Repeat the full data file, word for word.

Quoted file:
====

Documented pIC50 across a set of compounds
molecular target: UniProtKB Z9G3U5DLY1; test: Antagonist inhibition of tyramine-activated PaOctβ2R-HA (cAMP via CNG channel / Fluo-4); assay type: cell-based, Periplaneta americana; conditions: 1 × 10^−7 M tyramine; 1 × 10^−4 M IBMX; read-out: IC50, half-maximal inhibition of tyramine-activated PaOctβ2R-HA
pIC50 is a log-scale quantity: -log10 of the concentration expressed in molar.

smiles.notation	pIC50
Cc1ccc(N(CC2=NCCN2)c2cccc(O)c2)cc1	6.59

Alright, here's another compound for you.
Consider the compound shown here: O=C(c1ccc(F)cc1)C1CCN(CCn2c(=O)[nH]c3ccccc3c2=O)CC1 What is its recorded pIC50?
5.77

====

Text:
Documented pIC50 across a set of compounds
molecular target: UniProtKB Z9G3U5DLY1; test: Antagonist inhibition of tyramine-activated PaOctβ2R-HA (cAMP via CNG channel / Fluo-4); assay type: cell-based, Periplaneta americana; conditions: 1 × 10^−7 M tyramine; 1 × 10^−4 M IBMX; read-out: IC50, half-maximal inhibition of tyramine-activated PaOctβ2R-HA
pIC50 is a log-scale quantity: -log10 of the concentration expressed in molar.

smiles.notation	pIC50
Cc1ccc(N(CC2=NCCN2)c2cccc(O)c2)cc1	6.59

Alright, here's another compound for you.
Consider the compound shown here: O=C(c1ccc(F)cc1)C1CCN(CCn2c(=O)[nH]c3ccccc3c2=O)CC1 What is its recorded pIC50?
5.77